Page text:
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Salmond served cold

By chance – I was doing other things beforehand and walked into the room not because I was looking out for it –  I caught  the last eight minutes  of yesterday’s appearance of former SNP leader Alex Salmond in the ‘main interview’ (0945 hours onwards) slot on The Andrew Marr Show.

In the overall scheme of these things, he’s an enjoyable watch irrespective of what you think of him as an individual or his political creed. As a politician he has something of the bloke-ish small screen charm of Michael Heseltine, Boris Johnson, Alan Johnson and Ken Clarke about him – I’m talking as opposed to the vacuous, oozing, smarmy, cod-populist, snake-oil salesman-patter (“Ask me a question and I’ll talk for ten minutes on an entirely different subject anyway”) style of the likes of Tony Blair, Nick Clegg, David Cameron, Chuka Ummana, Mathew Hancock and Ed Miliband.

At least Salmond gives the appearance of listening to the questions being put to him by the interviewer and then seemingly attempting to answer them – and ‘giving the appearance of connecting with the person in front of him’ is the key to coming across favourably to those of us at the other end of our own home-housed cathode ray tubes.

Yesterday Marr was doing his best to prise out Salmond’s impeding tactics were he (and perhaps fifty-plus other SNP candidates) to be returned to Westminster as MPs come 7th May.

Would he enter into a formal coalition with Ed Miliband, e.g. if Labour was to top the poll, but without an overall majority? If so, what would be the SNP’s price for entering into one?  What if Ed Miliband refused to enter into as coalition with the SNP, or indeed Ed Balls (as Chancellor) called the supposed SNP bluff and took the line “Sorry, I’m putting through a Labour economic plan and you can eff off [or words to that effect] …”?

Salmond had either prepared himself well and/or thought quickly on his feet.

He replied that the SNP would be only too happy to enter into a formal coalition arrangement with Labour. If Miliband was foolish enough to rule one out in such circumstances, then as second best Salmond would be content to negotiate on a piece by piece basis.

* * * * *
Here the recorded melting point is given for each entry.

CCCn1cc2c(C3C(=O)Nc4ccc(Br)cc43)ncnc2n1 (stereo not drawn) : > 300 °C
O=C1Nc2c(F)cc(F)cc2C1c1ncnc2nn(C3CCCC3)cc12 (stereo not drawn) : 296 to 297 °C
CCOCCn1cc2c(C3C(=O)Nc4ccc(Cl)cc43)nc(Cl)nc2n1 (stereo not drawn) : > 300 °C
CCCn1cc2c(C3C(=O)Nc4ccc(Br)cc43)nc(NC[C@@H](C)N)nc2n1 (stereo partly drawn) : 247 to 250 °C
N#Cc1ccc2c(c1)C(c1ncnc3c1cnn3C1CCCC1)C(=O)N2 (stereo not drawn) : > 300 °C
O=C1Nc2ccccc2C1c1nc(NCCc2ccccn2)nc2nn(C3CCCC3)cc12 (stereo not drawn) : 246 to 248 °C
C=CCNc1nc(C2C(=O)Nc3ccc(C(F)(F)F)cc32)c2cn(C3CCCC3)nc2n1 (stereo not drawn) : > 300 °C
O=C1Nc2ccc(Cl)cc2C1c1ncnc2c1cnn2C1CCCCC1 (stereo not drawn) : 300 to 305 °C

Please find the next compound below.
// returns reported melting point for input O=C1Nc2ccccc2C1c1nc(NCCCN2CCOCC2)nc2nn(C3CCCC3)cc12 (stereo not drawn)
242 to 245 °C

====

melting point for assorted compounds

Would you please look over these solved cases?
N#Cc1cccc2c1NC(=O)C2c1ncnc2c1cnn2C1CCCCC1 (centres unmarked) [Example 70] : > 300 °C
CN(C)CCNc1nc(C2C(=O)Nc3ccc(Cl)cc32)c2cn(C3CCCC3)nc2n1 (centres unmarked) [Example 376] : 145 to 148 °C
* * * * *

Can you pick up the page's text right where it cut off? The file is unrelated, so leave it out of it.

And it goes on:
“Surely this would result in chaos?” asked Marr.

Not so, said Salmond, pointing out that he’d run a pretty successful minority government at Holyrood for four years – during which he’d had to negotiate piecemeal with Labour MSPs, Lib-Dem MSPs and even Conservative MSPs (either at different times or every time), simply in order to get any of his policies through the Scottish Parliament at all. It was hard work, tough to compromise, and so on … but he – and they – had all been obliged to get their hands dirty in order to achieve anything. At it had worked, after a fashion. Why could this not happen at Westminster?

It might even have to.

“So you’d force Labour to abandon Trident?” thrust Marr.

Salmond looked calmness personified. He suggested that he’d rather see that amount of money spent upon initiatives to help the poorest in society and he was confident that large swathes of (the ‘real’, i.e. left of centre) Labour Party would be totally in favour of scrapping Trident.

He certainly didn’t seek to water down or hide the fact that the SNP rump in Westminster in the new Parliament would be batting for Scotland and Scottish interests alone.

“What about the implications for the way the UK is run?” asked Marr.

Salmon sought to pour oil on troubled waters. He referred to the distrust with which ordinary voters viewed politicians and he suggested it would be an advance if, instead of the two main parties block-voting and ‘managing’ the passage of legislation as they had for decades, each item was considered on its merits and from all angles, including those of a range of minority parties. The landscape of British politics was changing – why be afraid of this?

Eventually, as they always do, Marr’s principal guests of the day (Salmond and Tory MP Anna Soubry) ended up facing  him on the studio sofa together, for a couple of minutes before somebody finished the programme with the traditional song.

soubryThis was the most riveting segment of the entire programme, because Soubry – upon being asked by Marr if she’d heard Salmond’s interview – replied that she had and then launched into an angry tirade against virtually everything Salmond had said, claiming it was outrageous that the party which had lost the Scottish referendum vote was now planning to systematically bugger up the smooth running of the United Kingdom, which it didn’t even want to be in.

Salmond took it all in his stride. The more wound up and chippy La Soubry became, the more he spoke softly, deferentially and some might say reasonably … thereby making her come across as increasingly like a shouting, frothing-at-the-mouth, late period Mrs Thatcher.

They were beginning to get rather heated as Marr struggled to intervene, regain order and throw the camera across to the studio singer.

Sad, that – I’d have much preferred to watch another ten minutes’ worth of Soubry trying to throttle Alex Salmond.

About Lavinia Thompson

A university lecturer for many years, both at home and abroad, Lavinia Thompson retired in 2008 and has since taken up freelance journalism. She is currently studying for a distant learning degree in geo-political science and lives in Norwich with her partner. More Posts